|Jules Wilcox as Eurydice, with her recumbent Father (Geoff Elliott) and the menacing Lord of the Underworld (Ryan Vincent Anderson); three Stones in background|
Pasadena, May 10, 2013—SAW A PLAY down here last night that needed reseeing in my mind's eye this morning: Sara Ruhl's 2003 romantic comedy Eurydice. We're here for the spring season of a company we've followed for a number of years, A Noise Within: one of the things we like about them is their propensity for thoughtful repertory. (Tomorrow we see The Grapes of Wrath; next day, The Beaux' Stratagem.)
Sarah Ruhl is perhaps better known just now for a more recent play, Dead Man's Cell Phone, which we saw a few years ago up in Ashland. Like it, Eurydice is an entertaining and very contemporary play on verbal language, mindless American leisure, and Life and Death. I suppose her antecedents include the American novelist Robert Nathan, whose bittersweet fantasies were once bestsellers and produced hit movies — think Portrait of Jennie — but is now so neglected none of his thirty-eight novels now rate an individual Wikipedia entry. (I particularly loved One More Spring, which I try to re-read every ten or twelve years.)
I wouldn't be surprised if Eurydice is similarly forgotten in twelve or fifteen years: and that is not to its discredit. Theater must be of the moment. There are of course, and thank both Melpomene and Thalia for them, plays that manage to hold the stage for centuries, even millennia. A Noise Within offers them, usually two or three a year. It seems reasonable, though, given the limits of human activity, that for every one of those plays there must be hundreds and thousands that have shorter runs.
And there's no reason that among them there shouldn't be some whose short shelf life is due to their specific address to their specific audience, in its specific social context. One of my objections to Eurydice, during the ninety minutes I was actually watching its single long act, was that it trivialized the Orpheus myth. Myths owe their power to their ability to speak to the most basic concerns of their audiences, what you might call root level desire, fear, and comprehension. The higher you go (to use suspect spatial analogy) in the intellectual reception of the audience, conscious or subconscious, the more particular the appeal, the more delimited to a specific construct of social or psychological issues.
Eurydice opens with the two characters on a beach, apparently in the United States, apparently in the late 20th century. Orpheus is a glib, rather bland young man whose head is full of tunes. Eurydice, equally adolescent, prefers the books she reads. They prance and preen and prattle good-naturedly about their differences, and they seem not really all that passionate about one another.
They engage to marry, though — one's not sure why — but during the ceremony, or just short of it, she runs off to the apartment of a sinister fellow who has picked up a letter written to Eurydice by her dead father, who has some advice for her. After stealing the letter she rushes out of the apartment, falls down a flight of six hundred stairs (not "steps": Ruhl's language is occasionally oddly imprecise), and dies.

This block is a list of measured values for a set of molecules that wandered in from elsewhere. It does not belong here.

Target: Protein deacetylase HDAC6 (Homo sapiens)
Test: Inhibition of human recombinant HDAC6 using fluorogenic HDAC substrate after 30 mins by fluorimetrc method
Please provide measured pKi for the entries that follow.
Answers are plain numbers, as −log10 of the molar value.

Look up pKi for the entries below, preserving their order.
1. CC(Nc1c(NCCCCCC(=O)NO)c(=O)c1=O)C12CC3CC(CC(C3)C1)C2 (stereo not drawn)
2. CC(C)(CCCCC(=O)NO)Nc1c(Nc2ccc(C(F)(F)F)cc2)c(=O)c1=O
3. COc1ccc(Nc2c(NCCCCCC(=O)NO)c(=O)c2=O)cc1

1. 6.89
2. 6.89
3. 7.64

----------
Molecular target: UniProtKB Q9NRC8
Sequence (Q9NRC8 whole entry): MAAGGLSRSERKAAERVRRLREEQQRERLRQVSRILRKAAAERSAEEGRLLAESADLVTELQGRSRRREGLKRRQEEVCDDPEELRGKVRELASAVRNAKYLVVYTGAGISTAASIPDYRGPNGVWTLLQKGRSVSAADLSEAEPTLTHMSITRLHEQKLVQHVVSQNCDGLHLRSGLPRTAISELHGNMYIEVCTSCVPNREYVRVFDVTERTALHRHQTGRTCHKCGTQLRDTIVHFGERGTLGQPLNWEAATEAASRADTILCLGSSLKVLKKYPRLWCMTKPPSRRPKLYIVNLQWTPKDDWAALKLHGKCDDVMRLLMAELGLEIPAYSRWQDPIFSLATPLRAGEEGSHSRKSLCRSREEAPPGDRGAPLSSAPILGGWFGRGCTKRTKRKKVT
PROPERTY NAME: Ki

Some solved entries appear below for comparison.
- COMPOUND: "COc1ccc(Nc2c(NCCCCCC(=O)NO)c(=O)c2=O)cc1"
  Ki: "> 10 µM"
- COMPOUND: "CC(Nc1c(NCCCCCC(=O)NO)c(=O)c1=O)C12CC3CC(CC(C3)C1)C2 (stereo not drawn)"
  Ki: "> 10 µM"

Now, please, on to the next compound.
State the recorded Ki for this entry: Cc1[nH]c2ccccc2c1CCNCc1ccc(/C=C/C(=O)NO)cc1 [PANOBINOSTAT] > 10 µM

From there the play returns more or less to the standard myth, saving the presence in Hades of Eurydice's never named Father, who coaches her in verbal communication following Lethe's erasure of her intellect.
The cast is rounded out by a Greek chorus of three Stones, who comment on the action from time to time, more to remind us that Ruhl's play grows out of antiquity than to enlarge the effectiveness of her theater.
Looking back on the play this morning, a few hours after seeing it, I see its resonance — in terms of physical production, at least, but through that also in terms of suggestion — with such plays as Il Re cervo (King Stag), which Noise Within did ten years ago. If Ruhl's play looks back, consciously or not, to Robert Nathan, it also recalls, at least to me, the plays of Wallace Stevens: Three Travelers Watch a Sunrise, for example.
Geoff Elliott's direction of the play was consistent, a little subdued, sympathetic, and intelligent. (The same can be said of his portrayal of the role of Her Father.) He didn't flinch from the playwright's idea of anchoring, miring perhaps, the play in the specifics of bland American adolescence, and that speaks for the esthetically ethical respect he has for the script. In the other main roles, Jules Willcox found some wonder and depth in the title role; Ryan Vincent Anderson was often imposing as A Nasty Interesting Man and Hades. Graham Sibley was, I thought, weaker as Orpheus, but then in Ruhl's play this isn't a very rewarding role.
As the chorus, Abigail Marks, Jessie Losch, and Kelly Ehlert were perhaps a bit too indulged as Big, Little, and (especially) Loud Stone, sitting stolidly on the ledges of the back wall of the set, blue, comically ominous and eternal, enigmatic. These stones can't help but bring the dead in the closing pages of Our Town to mind. I like them, the more I think of them.
The physical production was effective and memorable, especially Meghan Gray's lighting design and Jeanine Ringer's scenic design. Indeed it was those components, abetted by Endre Balogh's offstage violin improvisations (if indeed they were improvised), that force me to rethink my immediate reaction to the evening, and to find considerable merit in the play. I'd see it again, especially in this production, if I lived down here: the production closes May 19.